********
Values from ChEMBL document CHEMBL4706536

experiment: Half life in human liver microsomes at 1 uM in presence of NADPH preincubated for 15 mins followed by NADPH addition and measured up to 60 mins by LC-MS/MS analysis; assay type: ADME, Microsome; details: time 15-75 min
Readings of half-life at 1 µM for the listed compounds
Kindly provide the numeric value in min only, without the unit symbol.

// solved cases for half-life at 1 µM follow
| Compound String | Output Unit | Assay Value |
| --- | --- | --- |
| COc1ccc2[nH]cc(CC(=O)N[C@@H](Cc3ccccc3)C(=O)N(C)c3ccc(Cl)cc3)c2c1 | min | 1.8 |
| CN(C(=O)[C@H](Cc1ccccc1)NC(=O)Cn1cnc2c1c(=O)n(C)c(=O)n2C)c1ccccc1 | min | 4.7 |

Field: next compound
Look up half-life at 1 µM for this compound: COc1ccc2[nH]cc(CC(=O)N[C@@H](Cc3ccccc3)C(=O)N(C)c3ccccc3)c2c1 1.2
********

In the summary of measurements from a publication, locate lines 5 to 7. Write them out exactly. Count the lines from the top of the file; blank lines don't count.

// solved cases for half-life at 1 µM follow
| Compound String | Output Unit | Assay Value |
| --- | --- | --- |